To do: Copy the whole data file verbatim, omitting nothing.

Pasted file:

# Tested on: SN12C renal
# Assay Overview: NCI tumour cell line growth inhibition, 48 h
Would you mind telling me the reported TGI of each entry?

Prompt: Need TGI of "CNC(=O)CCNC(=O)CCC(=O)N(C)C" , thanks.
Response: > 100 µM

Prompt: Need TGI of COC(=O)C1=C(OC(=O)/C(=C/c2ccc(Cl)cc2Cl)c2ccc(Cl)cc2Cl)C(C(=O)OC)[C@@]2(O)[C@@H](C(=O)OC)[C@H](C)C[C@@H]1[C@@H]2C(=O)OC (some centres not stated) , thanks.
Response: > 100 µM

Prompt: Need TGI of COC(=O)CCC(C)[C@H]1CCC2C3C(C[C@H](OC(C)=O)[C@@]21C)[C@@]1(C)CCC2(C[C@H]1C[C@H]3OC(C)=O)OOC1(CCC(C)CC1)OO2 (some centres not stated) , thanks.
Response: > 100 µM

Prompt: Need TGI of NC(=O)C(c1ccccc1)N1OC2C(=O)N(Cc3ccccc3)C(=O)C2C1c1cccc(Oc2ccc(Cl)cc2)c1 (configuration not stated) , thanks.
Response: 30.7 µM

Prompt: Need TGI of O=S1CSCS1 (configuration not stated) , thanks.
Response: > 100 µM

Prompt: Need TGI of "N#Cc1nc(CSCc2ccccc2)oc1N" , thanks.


# Tested on: SN12C renal
# Assay Overview: NCI tumour cell line growth inhibition, 48 h
Would you mind telling me the reported TGI of each entry?

Prompt: Need TGI of "CNC(=O)CCNC(=O)CCC(=O)N(C)C" , thanks.
Response: > 100 µM

Prompt: Need TGI of COC(=O)C1=C(OC(=O)/C(=C/c2ccc(Cl)cc2Cl)c2ccc(Cl)cc2Cl)C(C(=O)OC)[C@@]2(O)[C@@H](C(=O)OC)[C@H](C)C[C@@H]1[C@@H]2C(=O)OC (some centres not stated) , thanks.
Response: > 100 µM

Prompt: Need TGI of COC(=O)CCC(C)[C@H]1CCC2C3C(C[C@H](OC(C)=O)[C@@]21C)[C@@]1(C)CCC2(C[C@H]1C[C@H]3OC(C)=O)OOC1(CCC(C)CC1)OO2 (some centres not stated) , thanks.
Response: > 100 µM

Prompt: Need TGI of NC(=O)C(c1ccccc1)N1OC2C(=O)N(Cc3ccccc3)C(=O)C2C1c1cccc(Oc2ccc(Cl)cc2)c1 (configuration not stated) , thanks.
Response: 30.7 µM

Prompt: Need TGI of O=S1CSCS1 (configuration not stated) , thanks.
Response: > 100 µM

Prompt: Need TGI of "N#Cc1nc(CSCc2ccccc2)oc1N" , thanks.